People obviously watch Seven Sharp and lots of them. But who are they? There must be some out there or does no one want to admit it?
The problem is we have now so completely destroyed public service broadcasting and serious news and current affairs that we don't even know anymore what it should look like, does look like or might look like. We have to accept that we literally have to start from nothing in rebuilding public service broadcasting in New Zealand.
How can a democracy survive if it's public broadcast media is a dumbed down dystopia of reality TV and fact free shock jocks?
I’m not. It’s a sweeping generalization. The “classical mind” is a cliche to stand in place of the millions of individual minds of the time, many of which thought diametrically opposite things, and the “Christian mind” is just the same…
Dude, this post of yours is largely a manifesto to your ignorance so… just… stop. Please. It hurts.
LOL. Yeah, right....
Seriously, how can you have an entire TV show on Christianity without anyone seemingly having the faintest idea what all the fuss was all about? Tamaki is an ignorant tosspot, so he wouldn't have the foggiest what the big idea, the "good news" actually was.
The pre-Christian mind thought the richer you were, the more you could afford to sacrifice to a bunch of capricious Gods, and therefore the more likely you were to enjoy a nice afterlife. Since there was no absolute arbiter of good, the most important concept of what constituted "a good and just life" came from firstly, the importance of the difference the way civilised men lived and their civilisation as proof of their superior virtue - as represented by the Greeks then, more importantly, the Romans - from the barbarians who surrounded them, who were regarded as little more than animals unable to contain their baseness. Secondly, there were the Stoics who had (to quote Wikipeida)
...the belief that it is virtuous to maintain a will (called prohairesis) that is in accord with nature. Because of this, the Stoics presented their philosophy as a way of life, and they thought that the best indication of an individual's philosophy was not what a person said but how that person behaved.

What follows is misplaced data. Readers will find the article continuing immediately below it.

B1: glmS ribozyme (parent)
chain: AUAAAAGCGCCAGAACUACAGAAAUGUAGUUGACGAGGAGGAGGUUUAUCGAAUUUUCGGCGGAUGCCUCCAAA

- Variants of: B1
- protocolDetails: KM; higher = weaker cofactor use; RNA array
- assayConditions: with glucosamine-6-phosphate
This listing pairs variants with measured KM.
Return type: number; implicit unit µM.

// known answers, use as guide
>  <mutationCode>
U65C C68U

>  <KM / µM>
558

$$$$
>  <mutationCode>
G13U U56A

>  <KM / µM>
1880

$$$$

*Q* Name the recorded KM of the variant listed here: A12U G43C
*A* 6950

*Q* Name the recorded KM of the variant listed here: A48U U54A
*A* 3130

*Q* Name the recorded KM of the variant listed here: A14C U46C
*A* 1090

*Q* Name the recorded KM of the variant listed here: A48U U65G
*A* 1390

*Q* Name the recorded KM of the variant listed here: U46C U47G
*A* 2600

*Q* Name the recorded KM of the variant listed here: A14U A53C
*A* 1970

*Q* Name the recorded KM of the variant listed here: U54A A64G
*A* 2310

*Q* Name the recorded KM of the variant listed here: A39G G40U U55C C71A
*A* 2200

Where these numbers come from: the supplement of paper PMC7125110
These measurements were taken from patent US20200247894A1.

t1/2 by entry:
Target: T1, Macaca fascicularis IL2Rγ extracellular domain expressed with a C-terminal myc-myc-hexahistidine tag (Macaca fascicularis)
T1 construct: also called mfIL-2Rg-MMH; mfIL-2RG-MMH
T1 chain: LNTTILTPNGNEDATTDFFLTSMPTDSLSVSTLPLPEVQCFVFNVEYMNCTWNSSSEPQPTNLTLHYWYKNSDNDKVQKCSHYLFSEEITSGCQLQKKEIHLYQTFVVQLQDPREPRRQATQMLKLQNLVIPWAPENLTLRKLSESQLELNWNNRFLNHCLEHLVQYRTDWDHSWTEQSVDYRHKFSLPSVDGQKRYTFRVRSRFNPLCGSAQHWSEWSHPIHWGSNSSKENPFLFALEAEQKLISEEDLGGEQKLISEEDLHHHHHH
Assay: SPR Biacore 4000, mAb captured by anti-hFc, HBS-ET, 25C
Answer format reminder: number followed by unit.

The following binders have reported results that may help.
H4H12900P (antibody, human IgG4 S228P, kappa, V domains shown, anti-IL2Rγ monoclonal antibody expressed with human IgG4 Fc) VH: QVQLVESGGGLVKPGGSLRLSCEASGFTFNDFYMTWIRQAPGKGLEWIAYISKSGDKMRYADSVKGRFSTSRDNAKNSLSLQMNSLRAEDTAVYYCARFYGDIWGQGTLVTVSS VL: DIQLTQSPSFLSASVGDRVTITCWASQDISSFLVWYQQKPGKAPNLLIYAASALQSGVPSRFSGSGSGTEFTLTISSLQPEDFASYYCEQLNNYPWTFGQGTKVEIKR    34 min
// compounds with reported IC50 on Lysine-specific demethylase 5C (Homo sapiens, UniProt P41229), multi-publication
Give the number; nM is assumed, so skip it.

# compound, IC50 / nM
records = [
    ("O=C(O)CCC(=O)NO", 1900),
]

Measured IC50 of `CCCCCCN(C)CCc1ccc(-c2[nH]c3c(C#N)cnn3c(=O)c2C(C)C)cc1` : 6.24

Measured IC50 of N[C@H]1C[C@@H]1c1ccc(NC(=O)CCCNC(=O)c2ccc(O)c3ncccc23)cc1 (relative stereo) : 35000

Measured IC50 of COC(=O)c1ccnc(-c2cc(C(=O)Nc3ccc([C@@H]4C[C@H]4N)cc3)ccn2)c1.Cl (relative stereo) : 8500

Here is the clue as to why, for example, Marcus Aurelius could write his Stoical "Meditations" (these days very popular with half-educated new agers) and be regarded as jolly civilised chap by his contemporaries whilst presiding over the pathological savagery of the Roman state and the Roman games, which were at a peak in his reign. He was interested in HIS virtue, not the fate of his gladiators. Or (to go back a bit before Marcus Aurelius) it explains Cicero's obsession with the corrupting power of luxury, with it's threat of reducing civilised men to the base pleasure typical of the barbarian.
The "Christian revolution" was the new idea that all people, rich or poor, are equal in the eyes of God, and it is by the purity of our soul and the goodness of our actions that we shall be judged in the afterlife. This idea is to us so commonplace as for it to be almost impossible to imagine the world view of a Roman before it had been thought of. But that was the Christian "big idea" and it was in the first and second centuries novel, subversive (a good slave wasn't just the equal of any bad emperor in the eyes of God, he was more likely to be welcomed into heaven! God stood supreme, in judgement of us all! No more sacrifices to the Emperor!) and represents an earthquake event in the intellectual development of mankind.
One other thing – such was the power of the Christian revolution that common sense tells us there must have been something that set it apart from being just another Jewish sect at a time of great religious tumult in Palestine. To my satisfaction at least, the most obvious explanation is the first Christians had a leader in every way even more exceptional in his power to influence men than, say, Alexander the Great was in his own time.